The secret to good casino surveillance is not what you think it is. Everybody knows that you have to watch out for the players. The players are coming in to make money, and if that means steeling or scamming, there is no lack of people looking for an easy buck. What most people don’t realize is that 35% of casino theft is actually perpetrated by casino employees. Proper surveillance of casino employees and simple measures can prevent theft.
The first step is hiring the right employees. One of the number one motives for theft is debt. Hiring an employee steeped in debt to work in a place with such a voluminous cash flow is a recipe for disaster. Proper screening of employees is the first step in theft protection.
The second step is allocation of surveillance staff and investigators to specifically monitor staff. They should audit staff both randomly and at set intervals. Not only can this prevent willful fraud, it can also prevent unintentional procedural errors and miscalculations.
The employees are being watched by CCTV cameras 24/7; however, if the surveillance team on the other side of the screen doesn’t know what to look for, it’s useless. They have to be able to identify a ‘tell.’ A ‘tell’ can be body language or other behavior that tells the surveyor that suspicious activity is taking place. One such ‘tell’ is called “rubbernecking.” “Rubbernecking” is, for example, when an employee is frequently looking to the sides to check if anyone is watching him. This is a sign that he or she is performing suspicious activity.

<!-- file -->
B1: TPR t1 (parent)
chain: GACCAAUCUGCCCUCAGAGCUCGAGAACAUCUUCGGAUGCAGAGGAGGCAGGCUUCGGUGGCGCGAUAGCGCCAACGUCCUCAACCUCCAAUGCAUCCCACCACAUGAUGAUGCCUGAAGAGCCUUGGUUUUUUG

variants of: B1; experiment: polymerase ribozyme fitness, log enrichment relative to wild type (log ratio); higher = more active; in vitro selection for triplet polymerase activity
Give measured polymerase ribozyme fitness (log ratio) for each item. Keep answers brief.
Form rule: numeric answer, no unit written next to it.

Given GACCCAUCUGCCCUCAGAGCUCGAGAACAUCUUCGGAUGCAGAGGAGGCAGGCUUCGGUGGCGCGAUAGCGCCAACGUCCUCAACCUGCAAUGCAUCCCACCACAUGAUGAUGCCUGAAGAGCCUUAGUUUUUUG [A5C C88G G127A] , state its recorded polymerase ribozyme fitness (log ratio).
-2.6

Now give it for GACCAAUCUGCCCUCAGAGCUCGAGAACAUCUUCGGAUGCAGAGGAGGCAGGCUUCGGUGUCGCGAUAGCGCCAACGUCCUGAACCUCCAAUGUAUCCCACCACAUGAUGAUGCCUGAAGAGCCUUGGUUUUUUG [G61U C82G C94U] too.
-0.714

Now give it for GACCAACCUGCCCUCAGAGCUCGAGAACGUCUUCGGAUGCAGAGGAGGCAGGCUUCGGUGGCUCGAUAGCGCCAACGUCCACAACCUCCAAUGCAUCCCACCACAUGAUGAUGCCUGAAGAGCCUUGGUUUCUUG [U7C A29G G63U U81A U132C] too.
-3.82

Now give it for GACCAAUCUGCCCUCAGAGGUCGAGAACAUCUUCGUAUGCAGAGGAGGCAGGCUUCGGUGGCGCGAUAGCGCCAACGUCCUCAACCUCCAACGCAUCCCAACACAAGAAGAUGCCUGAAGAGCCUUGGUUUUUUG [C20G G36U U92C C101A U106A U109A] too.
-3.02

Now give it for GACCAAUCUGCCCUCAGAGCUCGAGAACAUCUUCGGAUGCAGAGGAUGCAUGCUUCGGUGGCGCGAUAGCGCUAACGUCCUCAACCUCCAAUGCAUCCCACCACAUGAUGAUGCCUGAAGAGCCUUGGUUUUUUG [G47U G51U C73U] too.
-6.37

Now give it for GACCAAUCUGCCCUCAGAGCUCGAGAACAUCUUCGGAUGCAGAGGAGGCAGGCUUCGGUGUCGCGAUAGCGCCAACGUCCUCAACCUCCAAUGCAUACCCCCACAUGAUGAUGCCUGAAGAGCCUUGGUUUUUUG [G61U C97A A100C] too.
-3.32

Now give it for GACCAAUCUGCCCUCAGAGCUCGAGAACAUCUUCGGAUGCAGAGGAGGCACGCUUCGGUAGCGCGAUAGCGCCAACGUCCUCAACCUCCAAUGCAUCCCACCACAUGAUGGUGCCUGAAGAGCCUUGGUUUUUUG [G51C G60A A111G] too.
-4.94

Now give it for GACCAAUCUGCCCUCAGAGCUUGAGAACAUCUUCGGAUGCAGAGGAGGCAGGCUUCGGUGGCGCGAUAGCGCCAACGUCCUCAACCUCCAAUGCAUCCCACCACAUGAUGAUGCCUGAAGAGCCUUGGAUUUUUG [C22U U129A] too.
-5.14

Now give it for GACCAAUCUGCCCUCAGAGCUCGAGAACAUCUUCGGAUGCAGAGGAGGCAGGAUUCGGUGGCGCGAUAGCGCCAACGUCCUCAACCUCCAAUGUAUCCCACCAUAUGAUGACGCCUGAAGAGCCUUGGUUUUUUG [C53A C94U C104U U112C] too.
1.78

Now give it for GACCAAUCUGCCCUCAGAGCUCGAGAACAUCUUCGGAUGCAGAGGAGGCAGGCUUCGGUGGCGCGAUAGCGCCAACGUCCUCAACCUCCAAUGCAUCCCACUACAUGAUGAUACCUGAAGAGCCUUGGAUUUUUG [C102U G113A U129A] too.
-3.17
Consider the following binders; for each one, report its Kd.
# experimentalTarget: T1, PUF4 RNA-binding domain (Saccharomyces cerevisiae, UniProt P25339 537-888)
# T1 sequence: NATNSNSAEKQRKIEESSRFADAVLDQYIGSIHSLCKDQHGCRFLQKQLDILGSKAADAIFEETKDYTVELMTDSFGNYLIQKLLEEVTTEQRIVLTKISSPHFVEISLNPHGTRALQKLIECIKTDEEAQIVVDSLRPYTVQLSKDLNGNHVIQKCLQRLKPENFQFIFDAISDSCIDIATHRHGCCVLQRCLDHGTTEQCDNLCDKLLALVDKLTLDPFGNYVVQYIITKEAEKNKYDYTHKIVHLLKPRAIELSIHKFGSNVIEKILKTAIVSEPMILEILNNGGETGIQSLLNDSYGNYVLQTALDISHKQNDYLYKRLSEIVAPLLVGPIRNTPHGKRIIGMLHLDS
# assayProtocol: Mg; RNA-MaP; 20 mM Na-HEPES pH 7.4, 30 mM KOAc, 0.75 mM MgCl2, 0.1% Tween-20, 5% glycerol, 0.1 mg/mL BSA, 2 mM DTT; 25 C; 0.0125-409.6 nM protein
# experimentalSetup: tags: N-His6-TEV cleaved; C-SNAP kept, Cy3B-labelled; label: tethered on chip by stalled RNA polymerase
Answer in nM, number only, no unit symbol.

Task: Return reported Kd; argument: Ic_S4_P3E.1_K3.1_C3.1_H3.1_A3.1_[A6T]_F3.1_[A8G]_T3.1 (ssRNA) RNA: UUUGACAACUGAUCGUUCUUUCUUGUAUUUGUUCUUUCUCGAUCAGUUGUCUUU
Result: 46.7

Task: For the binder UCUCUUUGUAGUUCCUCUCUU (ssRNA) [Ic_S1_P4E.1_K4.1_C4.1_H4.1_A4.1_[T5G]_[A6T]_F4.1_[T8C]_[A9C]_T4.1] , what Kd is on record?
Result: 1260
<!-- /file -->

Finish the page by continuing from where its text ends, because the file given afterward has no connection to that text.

The team must also be able to identify gestures that aren’t being made. One simple theft prevention measure is to require the dealers to clap their hands and present their palms to the CCTV cameras upon the completion of their shift. This prevents chip theft. If a dealer fails to do so, it is up to the surveillance team to be diligent and aware.
Surveillance teams also need to keep an eye out for the way the dealer is dealing. There are very specific requirements for how the dealer must deal, and failure to adhere to the requirements can be a possible sign of collusion between the dealer and one of the players.
One of the most sensitive areas requiring surveillance is the casino cage. Here the surveillance team must watch for a number of ‘tells.’ Here too, the employees must clap and show hands, and weird body language should alert the team. However, because of the large volumes of money being counted, the security measure enacted in the cage is to require employees to lay out all chips and money being exchanged. This enables the surveillance team to count the chips and money as well.
What do you think of casino surveillance? A necessary evil? Do you prefer to play online so there’s no “big brother” watching?